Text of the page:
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July 8, 1998

Pharmacogenetics and Ethnoracial Differences in Smoking

Author Affiliations

From the Departments of Pharmacology, Medicine, and Psychiatry, Centre for Research in Women's Health, Women's College Hospital, University of Toronto, and Addiction Research Foundation, Toronto, Ontario.

JAMA. 1998;280(2):179-180. doi:10.1001/jama.280.2.179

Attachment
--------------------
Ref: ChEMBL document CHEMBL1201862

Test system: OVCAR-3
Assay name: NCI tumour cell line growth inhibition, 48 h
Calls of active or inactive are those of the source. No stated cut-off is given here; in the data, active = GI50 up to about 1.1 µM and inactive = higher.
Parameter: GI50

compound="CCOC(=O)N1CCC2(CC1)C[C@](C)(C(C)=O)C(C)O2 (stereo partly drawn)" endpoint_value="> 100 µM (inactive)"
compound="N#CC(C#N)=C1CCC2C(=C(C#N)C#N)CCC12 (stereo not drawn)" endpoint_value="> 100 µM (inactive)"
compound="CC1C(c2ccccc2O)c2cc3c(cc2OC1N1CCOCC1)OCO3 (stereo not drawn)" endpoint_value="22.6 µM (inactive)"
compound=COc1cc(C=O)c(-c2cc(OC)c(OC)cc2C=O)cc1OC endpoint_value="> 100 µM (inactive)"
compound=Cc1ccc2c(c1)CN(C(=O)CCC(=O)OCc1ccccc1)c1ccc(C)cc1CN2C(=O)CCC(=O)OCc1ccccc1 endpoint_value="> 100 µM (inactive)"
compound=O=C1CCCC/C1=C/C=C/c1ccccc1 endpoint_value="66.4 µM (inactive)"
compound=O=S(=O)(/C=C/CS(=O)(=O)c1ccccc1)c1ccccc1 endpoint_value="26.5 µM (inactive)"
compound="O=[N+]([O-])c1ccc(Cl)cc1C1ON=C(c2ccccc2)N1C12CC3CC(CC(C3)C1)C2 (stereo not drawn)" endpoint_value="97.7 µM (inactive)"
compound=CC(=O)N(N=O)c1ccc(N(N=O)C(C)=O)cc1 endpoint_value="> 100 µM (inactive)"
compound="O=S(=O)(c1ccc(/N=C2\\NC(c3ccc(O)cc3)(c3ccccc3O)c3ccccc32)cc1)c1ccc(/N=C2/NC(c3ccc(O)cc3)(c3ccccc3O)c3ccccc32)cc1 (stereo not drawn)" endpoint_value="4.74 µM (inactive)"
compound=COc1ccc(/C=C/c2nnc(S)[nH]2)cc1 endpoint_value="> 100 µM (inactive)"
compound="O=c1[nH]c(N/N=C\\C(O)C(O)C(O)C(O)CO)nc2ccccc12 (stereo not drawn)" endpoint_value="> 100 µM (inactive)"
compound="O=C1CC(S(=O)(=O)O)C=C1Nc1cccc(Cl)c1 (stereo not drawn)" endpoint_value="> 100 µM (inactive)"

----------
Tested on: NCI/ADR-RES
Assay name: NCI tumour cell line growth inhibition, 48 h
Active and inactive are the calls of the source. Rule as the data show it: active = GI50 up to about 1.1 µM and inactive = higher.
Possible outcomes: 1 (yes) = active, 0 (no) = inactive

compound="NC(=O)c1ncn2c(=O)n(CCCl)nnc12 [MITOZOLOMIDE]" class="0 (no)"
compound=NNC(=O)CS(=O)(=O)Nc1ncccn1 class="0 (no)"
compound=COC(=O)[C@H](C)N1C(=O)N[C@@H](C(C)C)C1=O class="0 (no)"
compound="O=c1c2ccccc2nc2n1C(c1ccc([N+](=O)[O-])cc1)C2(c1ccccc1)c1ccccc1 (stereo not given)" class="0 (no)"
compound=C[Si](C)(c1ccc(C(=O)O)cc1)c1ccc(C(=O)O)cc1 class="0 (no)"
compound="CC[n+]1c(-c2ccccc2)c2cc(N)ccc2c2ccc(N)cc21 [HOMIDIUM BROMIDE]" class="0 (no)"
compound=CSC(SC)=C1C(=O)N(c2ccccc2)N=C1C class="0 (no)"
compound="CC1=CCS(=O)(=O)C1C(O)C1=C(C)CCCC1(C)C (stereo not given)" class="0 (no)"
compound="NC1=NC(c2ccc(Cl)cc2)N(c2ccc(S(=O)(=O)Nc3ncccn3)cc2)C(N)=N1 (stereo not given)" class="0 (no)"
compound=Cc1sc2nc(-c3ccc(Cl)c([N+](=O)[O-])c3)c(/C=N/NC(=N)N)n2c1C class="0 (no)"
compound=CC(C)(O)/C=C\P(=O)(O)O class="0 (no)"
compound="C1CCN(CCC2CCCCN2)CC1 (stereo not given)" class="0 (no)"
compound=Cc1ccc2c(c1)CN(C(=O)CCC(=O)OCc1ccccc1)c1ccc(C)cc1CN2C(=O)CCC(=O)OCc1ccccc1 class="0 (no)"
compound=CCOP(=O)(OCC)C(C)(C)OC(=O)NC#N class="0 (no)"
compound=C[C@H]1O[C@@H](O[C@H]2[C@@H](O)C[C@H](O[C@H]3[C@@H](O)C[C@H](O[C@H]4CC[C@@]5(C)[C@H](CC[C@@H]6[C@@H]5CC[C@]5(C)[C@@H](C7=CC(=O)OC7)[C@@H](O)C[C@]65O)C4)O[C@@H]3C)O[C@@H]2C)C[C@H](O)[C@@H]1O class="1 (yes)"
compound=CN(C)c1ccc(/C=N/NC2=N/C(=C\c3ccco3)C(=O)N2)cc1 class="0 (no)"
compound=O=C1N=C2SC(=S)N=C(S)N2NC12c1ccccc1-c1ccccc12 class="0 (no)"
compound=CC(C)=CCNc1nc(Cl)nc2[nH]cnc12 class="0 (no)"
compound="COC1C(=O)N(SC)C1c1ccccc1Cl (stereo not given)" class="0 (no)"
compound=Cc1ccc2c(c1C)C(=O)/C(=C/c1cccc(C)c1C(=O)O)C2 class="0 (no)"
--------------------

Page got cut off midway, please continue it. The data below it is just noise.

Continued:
More than 1.1 billion people smoke tobacco worldwide, but they do so in different patterns and with strikingly different consequences.1 For example, more than 50% of Japanese men smoke, yet Japanese smokers have among the lowest risks of lung cancer (corrected for smoke exposure) of all ethnoracial groups.1 African Americans, who, compared with Caucasian Americans, smoke fewer cigarettes but inhale more deeply and are more likely to choose mentholated brands, achieve higher net indexes of smoke exposure and have the potential for greater physical dependence and exposure to more smoke toxins.2,3 African Americans also have a higher incidence of and mortality from lung cancer and a lower incidence of and mortality from chronic obstructive pulmonary disease (COPD) than Caucasian Americans.4 While sociocultural factors can account for some of these differences, equally important are underlying basic biologic differences among ethnoracial groups in how nicotine and other substances in tobacco smoke are metabolized.

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